Police fired teargas to disperse hundreds of protesters outside the High Court in Zimbabwe’s second city of Bulawayo, according to video footage from the Centre For Innovation & Technology, an independent news service.

The news service also showed footage of people looting a shop in a city suburb.

Zimbabwe abandoned its own currency in 2009 after it was wrecked by hyperinflation in favour of the greenback but now there is not enough hard currency to back up more than $10 billion in electronic funds trapped in local bank accounts.

Inflation reached 31 percent in November, its highest since 2008 when the figure hit 500 billion percent when prices changed daily and wiped savings and pensions.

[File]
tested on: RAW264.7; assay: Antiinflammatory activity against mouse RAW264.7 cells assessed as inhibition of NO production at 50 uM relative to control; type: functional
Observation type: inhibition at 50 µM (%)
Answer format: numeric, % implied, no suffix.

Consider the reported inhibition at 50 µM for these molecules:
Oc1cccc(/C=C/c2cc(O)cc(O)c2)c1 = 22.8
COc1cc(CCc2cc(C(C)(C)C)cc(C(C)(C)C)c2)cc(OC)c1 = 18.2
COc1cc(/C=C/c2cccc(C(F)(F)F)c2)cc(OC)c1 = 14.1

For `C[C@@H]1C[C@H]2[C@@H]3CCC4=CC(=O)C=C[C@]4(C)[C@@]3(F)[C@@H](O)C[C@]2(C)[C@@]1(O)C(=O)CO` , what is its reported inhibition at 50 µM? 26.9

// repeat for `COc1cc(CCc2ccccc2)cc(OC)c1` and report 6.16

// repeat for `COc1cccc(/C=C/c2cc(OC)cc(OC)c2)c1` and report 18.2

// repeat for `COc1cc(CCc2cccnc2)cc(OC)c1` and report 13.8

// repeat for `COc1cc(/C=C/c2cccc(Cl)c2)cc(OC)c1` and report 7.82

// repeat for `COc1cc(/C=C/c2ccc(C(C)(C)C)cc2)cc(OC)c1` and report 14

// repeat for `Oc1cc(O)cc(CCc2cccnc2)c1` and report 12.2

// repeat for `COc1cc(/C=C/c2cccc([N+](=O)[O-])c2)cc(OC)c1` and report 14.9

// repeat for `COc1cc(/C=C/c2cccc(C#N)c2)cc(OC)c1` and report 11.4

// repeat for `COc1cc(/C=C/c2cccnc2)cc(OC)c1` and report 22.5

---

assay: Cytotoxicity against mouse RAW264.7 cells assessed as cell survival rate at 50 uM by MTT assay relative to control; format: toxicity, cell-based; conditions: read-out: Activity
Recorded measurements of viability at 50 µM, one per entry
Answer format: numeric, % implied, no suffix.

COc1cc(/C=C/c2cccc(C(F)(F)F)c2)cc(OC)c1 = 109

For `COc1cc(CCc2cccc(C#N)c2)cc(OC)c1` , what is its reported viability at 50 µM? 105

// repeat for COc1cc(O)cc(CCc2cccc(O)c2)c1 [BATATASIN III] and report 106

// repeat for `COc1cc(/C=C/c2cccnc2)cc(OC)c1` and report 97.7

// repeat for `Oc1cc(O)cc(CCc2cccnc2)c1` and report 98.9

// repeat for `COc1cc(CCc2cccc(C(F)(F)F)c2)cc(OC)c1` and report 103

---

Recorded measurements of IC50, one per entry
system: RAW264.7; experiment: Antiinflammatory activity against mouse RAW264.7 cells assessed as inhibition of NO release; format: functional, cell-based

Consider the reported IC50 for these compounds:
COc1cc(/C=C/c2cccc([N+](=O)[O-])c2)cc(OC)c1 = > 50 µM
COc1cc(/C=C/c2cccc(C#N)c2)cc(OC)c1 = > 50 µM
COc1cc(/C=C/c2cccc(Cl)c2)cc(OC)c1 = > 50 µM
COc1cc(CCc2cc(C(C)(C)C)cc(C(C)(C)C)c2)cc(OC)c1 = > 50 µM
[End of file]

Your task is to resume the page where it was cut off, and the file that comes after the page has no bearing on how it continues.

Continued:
Finance Minister Mthuli Ncube said on Friday Zimbabwe would introduce a new currency in the next 12 months as the next measure to end the cash crisis.

This is little comfort to businesses and civil servants who are demanding to be paid cash dollars. Zimbabwe’s largest brewing company Delta Beverages, part-owned by Anheuser-Busch Inbev, threatened to only accept U.S. dollars as payment but later reversed its decision after government-led negotiations.

Later on Monday government negotiators are due to hold a second round of negotiations with civil service unions planning a nationwide strike from Jan. 22 to press for U.S. dollar pay.

Early on Monday Mnangagwa set off on a five-nation tour which starts in Russia and ends at the World Economic Forum in Davos, Switzerland.

(Reporting by MacDonald Dzirutwe Editing by Joe Brock and Raissa Kasolowsky)